Dighton Rock

Dighton Rock

Dighton Rock

The famous Dighton Rock Inscription conveys a record of an ancient battle between two Indian tribes which are carved in symbols on a large 40 ton stone which was found in the riverbed of the Taunton River at Berkley, Massachusetts. Dighton rock is noted for its Petroglyphs which are ancient carved designs and symbols.

Dighton Rock is estimated to be between 10,000 and 13,000 years old. Because of its age the origins of the rock can be authenticated and this had led to controversy and a series of theories regarding its origin.

Facts about Dighton Rock
When Perhaps the first approach is to document what is known about Dighton Rock - the facts

  • Fact 1 - Age: Between 10,000 and 13,000 years old
  • Fact 2 - First Report: The existence of Dighton Rock was first documented in 1690 when the Reverend Cotton Mather (who played a part in the Salem Witchcraft trials) described the rock in his one of his books, although he had never seen Dighton Rock
  • Fact 3 - Approx size: 11 feet long and 5 feet high. Exact measurements: 5 feet (1.5 m) high, 9.5 feet (2.9 m) wide & 11 feet (3.4 m) long
  • Fact 4 - Weight: 40 tons
  • Fact 5 - Description: Slanted, six-sided block
  • Fact 6 - Composition: Gray-brown crystalline sandstone
  • Fact 7 - Original Location: in the riverbed of the Taunton River at Berkley, Massachusetts
  • Fact 8 - Size of Surface: 55 square feet
  • Fact 9 - When it was in the river bed Dighton Rock was covered by tidal water all but 4 hours each day. At high tide, the top of Dighton Rock was covered by 3-4 feet of water
  • Fact 10 - Since 1680 over 1000 books and articles have been written about Dighton Rock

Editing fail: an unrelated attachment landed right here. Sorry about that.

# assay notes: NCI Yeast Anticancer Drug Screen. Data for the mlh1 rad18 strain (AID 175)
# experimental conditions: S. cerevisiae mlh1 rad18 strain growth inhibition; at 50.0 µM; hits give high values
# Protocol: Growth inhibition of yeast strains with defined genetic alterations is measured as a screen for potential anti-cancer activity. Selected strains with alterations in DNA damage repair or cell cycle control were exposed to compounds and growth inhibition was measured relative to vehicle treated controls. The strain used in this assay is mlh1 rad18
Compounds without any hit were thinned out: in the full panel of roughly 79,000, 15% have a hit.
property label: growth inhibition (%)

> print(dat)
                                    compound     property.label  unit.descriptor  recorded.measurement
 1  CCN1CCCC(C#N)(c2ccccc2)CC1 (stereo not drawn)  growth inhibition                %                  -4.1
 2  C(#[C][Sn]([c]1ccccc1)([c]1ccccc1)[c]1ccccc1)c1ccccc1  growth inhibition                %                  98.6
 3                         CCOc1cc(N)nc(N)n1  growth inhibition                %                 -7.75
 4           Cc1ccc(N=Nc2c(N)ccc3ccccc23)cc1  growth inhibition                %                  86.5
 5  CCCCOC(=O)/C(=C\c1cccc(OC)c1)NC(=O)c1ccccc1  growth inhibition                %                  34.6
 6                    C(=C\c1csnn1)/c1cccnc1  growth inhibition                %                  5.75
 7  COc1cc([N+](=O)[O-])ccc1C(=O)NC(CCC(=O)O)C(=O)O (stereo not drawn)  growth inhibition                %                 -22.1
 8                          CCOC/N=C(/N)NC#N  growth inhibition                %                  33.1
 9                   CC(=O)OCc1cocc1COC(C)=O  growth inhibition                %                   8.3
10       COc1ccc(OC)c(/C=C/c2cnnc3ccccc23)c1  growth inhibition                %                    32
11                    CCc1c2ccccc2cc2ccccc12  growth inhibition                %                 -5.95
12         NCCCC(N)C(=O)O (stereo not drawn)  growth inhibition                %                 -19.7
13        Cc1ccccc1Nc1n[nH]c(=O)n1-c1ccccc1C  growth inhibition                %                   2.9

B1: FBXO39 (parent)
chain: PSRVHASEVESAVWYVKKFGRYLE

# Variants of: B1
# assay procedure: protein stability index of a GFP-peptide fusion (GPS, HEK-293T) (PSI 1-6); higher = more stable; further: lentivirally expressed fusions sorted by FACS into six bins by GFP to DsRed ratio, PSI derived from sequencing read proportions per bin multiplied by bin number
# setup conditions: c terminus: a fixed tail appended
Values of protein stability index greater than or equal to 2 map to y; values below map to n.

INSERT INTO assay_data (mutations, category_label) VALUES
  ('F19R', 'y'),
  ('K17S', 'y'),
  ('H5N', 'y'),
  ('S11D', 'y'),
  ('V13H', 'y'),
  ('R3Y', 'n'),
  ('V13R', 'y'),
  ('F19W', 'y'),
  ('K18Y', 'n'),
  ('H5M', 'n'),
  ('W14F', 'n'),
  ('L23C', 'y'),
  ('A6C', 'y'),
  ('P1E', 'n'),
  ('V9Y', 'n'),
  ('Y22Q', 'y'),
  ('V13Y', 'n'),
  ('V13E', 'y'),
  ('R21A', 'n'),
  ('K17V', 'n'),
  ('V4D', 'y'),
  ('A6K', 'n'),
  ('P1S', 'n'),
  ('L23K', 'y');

• Fact 11 - More than 20 theories have been proposed about its origins
  • Fact 12 - Theories about its origins have linked the symbols on Dighton Rock with the Vikings, the Phoenicians, the Portuguese and the Native American Indians
  • Fact 13 - In 1963 Dighton rock was removed from the river for preservation
  • Fact 14 - Dighton Rock is now in a museum in Dighton Rock State Park
  • Fact 15 - In 1980 it was listed on the National Register of Historic Places
  • Fact 16 - No one knows where Dighton Rock originated and who was responsible for the carvings of its symbols

Dighton Rock - Drawing by John Danforth
In 1680, the English colonist Reverend John Danforth, made a drawing of the Petroglyphs inscribed on Dighton Rock. In 1732, the Royal Society of London requested and received Danforth’s drawing of Dighton Rock. The Danforth drawing was later presented to the British Museum where it is preserved today.

Native Indian Art
Native American Symbols
Native Indian Tribes Index

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